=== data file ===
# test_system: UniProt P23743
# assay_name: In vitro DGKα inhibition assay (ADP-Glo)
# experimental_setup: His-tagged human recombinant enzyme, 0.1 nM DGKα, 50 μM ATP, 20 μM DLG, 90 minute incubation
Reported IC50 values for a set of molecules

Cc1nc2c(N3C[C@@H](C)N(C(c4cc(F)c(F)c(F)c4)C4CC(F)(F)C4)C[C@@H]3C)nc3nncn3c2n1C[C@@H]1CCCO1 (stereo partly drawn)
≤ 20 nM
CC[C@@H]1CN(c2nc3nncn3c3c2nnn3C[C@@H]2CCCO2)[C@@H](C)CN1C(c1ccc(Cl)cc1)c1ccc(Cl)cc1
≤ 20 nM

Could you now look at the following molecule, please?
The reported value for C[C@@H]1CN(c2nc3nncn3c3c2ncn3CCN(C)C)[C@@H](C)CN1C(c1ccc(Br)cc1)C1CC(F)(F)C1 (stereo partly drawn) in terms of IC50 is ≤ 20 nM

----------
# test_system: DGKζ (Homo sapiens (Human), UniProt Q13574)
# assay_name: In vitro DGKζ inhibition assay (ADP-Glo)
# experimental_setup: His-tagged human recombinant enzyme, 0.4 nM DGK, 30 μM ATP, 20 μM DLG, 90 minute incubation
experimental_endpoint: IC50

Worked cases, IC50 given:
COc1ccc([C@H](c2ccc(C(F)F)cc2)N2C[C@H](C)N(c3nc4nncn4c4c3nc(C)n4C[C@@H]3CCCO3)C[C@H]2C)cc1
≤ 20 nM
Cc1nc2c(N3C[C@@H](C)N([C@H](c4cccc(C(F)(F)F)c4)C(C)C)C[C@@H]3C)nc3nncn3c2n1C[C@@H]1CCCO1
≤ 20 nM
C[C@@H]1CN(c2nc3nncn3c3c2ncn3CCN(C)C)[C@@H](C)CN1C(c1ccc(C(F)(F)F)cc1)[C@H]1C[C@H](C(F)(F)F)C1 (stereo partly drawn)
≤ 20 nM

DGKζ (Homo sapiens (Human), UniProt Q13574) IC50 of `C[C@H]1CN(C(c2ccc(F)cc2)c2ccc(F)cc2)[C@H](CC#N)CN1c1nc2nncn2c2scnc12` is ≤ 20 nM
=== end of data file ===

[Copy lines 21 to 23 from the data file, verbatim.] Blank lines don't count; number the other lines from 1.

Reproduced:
C[C@@H]1CN(c2nc3nncn3c3c2ncn3CCN(C)C)[C@@H](C)CN1C(c1ccc(C(F)(F)F)cc1)[C@H]1C[C@H](C(F)(F)F)C1 (stereo partly drawn)
≤ 20 nM

DGKζ (Homo sapiens (Human), UniProt Q13574) IC50 of `C[C@H]1CN(C(c2ccc(F)cc2)c2ccc(F)cc2)[C@H](CC#N)CN1c1nc2nncn2c2scnc12` is ≤ 20 nM